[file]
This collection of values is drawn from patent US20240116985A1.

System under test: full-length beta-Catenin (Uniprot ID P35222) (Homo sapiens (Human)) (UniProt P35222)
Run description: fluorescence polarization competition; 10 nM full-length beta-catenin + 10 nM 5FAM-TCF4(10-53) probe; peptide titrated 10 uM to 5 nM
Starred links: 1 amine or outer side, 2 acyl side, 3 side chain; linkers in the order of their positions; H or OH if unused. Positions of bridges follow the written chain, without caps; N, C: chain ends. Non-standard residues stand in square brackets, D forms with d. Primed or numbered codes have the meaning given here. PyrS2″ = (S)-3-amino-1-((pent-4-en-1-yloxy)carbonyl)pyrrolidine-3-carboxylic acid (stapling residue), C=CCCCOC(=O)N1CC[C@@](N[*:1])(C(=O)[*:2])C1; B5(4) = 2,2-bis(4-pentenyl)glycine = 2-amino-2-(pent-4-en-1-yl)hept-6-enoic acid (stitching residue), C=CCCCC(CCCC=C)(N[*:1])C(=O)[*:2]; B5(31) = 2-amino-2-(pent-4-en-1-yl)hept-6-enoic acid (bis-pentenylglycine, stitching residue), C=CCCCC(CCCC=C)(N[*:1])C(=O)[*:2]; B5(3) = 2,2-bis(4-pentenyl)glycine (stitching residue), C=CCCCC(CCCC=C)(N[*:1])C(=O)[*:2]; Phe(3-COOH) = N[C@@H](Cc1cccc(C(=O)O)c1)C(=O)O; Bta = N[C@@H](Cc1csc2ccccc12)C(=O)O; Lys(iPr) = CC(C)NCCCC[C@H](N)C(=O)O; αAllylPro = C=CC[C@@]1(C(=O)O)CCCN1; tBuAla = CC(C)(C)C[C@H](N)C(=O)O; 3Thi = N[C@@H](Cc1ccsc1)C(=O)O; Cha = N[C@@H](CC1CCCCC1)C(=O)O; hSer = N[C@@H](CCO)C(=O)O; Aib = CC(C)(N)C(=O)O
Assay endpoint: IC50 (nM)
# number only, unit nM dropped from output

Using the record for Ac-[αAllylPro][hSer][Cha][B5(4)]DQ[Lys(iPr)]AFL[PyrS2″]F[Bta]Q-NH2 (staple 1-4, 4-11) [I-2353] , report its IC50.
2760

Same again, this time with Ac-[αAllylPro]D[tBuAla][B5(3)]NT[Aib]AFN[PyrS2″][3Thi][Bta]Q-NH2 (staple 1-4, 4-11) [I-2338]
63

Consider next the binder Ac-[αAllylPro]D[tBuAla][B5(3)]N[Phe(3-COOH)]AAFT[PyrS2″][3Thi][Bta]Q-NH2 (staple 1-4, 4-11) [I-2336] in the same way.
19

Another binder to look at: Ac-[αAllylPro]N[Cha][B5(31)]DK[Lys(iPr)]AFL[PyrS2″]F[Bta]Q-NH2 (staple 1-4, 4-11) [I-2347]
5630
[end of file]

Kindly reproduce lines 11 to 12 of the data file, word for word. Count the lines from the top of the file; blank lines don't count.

Consider next the binder Ac-[αAllylPro]D[tBuAla][B5(3)]N[Phe(3-COOH)]AAFT[PyrS2″][3Thi][Bta]Q-NH2 (staple 1-4, 4-11) [I-2336] in the same way.
19